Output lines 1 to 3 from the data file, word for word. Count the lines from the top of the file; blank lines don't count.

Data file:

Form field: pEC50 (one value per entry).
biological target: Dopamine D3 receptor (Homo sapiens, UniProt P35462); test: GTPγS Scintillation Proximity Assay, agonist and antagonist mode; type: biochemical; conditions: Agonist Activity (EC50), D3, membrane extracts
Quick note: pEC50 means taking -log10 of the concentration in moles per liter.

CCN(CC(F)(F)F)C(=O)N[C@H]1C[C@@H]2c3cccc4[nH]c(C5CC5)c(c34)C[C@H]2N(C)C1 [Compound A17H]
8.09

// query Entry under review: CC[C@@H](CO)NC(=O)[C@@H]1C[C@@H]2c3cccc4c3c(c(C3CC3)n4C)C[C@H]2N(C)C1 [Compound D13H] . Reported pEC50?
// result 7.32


Form field: pEC50 (one value per entry).
biological target: Dopamine D3 receptor (Homo sapiens, UniProt P35462); test: GTPγS Scintillation Proximity Assay, agonist and antagonist mode; type: biochemical; conditions: Agonist Activity (EC50), D3, membrane extracts
Quick note: pEC50 means taking -log10 of the concentration in moles per liter.